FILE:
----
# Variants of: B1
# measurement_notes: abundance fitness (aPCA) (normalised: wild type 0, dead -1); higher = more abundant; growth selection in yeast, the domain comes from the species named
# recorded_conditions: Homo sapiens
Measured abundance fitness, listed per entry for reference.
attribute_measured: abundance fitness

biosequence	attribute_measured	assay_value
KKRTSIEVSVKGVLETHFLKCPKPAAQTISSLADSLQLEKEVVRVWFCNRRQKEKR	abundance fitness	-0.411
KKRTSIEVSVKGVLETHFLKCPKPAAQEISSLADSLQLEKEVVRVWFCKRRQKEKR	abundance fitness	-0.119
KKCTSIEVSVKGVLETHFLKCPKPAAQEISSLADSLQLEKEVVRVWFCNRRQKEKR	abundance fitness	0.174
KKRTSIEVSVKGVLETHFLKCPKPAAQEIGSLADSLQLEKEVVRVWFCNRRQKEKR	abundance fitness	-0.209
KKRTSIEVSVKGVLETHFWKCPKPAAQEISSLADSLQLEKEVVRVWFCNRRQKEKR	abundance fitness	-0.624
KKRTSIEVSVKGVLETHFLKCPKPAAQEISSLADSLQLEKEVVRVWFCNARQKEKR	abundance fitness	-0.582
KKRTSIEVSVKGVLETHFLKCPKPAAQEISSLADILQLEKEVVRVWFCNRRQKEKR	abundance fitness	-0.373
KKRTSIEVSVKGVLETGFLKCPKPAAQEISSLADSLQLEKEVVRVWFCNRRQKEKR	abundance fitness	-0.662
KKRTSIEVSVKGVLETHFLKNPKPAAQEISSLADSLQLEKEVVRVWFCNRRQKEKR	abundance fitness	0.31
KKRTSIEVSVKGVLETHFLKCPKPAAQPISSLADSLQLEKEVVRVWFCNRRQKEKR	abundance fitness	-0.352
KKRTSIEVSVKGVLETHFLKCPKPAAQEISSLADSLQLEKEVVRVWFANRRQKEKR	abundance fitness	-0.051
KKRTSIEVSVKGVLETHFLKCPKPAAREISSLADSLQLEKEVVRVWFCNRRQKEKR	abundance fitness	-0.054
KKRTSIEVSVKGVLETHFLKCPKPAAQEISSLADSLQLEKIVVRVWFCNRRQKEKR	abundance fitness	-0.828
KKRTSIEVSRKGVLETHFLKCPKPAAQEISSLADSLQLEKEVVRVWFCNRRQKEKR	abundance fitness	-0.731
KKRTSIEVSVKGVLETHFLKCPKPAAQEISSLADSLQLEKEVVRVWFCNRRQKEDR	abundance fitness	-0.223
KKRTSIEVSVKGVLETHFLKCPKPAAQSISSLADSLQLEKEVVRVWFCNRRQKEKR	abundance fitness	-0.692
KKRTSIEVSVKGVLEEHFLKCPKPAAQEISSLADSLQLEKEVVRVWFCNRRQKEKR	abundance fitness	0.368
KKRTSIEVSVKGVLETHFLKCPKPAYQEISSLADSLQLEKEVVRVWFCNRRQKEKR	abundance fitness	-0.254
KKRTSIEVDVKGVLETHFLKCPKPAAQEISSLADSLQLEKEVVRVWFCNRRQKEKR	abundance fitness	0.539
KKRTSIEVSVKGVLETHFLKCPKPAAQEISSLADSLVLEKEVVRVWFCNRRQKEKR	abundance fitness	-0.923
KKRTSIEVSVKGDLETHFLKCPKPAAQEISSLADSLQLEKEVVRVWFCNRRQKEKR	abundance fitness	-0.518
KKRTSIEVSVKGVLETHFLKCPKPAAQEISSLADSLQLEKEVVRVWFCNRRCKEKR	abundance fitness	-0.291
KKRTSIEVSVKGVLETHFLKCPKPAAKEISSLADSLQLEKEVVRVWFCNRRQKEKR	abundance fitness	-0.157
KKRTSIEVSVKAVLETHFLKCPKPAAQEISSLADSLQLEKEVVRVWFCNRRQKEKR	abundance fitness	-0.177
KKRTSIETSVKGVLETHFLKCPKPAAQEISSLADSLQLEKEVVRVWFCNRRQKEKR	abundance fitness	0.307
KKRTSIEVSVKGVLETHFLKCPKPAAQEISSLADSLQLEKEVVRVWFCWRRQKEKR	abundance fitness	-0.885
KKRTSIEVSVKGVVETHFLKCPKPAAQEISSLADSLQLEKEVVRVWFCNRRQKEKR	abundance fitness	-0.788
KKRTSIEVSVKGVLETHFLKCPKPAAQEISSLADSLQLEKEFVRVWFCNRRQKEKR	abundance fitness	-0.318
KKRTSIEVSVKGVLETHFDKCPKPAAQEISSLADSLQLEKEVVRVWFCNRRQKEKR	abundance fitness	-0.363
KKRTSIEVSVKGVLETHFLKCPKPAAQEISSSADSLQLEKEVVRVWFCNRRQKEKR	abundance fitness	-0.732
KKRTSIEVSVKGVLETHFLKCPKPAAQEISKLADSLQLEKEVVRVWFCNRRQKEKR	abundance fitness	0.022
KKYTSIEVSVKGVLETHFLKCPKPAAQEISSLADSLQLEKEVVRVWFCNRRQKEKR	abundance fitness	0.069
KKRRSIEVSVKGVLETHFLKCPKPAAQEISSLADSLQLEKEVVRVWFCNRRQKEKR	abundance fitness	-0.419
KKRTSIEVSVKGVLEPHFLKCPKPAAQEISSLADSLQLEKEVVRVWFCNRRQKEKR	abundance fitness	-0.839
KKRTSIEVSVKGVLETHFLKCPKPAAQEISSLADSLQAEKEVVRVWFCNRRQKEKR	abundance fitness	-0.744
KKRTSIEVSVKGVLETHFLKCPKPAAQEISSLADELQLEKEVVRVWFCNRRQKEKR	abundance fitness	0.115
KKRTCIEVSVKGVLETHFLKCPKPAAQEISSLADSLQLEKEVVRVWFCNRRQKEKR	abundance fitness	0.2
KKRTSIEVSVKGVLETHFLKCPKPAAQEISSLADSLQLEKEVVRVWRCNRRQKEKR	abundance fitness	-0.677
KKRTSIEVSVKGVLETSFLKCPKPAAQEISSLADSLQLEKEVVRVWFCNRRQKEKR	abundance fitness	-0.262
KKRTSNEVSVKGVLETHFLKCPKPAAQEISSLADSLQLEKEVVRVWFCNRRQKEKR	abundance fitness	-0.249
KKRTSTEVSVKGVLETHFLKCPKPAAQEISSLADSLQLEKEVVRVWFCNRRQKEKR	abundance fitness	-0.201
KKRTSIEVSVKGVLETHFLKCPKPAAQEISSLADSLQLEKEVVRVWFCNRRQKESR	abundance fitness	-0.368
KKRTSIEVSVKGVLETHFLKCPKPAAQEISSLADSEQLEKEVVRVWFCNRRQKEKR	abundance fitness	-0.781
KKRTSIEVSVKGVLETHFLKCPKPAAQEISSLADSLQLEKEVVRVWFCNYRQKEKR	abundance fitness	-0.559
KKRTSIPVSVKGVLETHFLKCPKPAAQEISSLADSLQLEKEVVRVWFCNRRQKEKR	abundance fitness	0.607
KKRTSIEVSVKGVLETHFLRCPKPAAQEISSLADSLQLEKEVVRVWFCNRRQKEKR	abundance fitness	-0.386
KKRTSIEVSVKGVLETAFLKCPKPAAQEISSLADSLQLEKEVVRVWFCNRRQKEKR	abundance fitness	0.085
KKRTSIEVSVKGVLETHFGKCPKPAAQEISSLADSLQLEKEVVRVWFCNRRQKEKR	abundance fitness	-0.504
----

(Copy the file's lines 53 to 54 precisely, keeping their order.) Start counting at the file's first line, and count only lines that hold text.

KKRTSIEVSVKGVLETAFLKCPKPAAQEISSLADSLQLEKEVVRVWFCNRRQKEKR	abundance fitness	0.085
KKRTSIEVSVKGVLETHFGKCPKPAAQEISSLADSLQLEKEVVRVWFCNRRQKEKR	abundance fitness	-0.504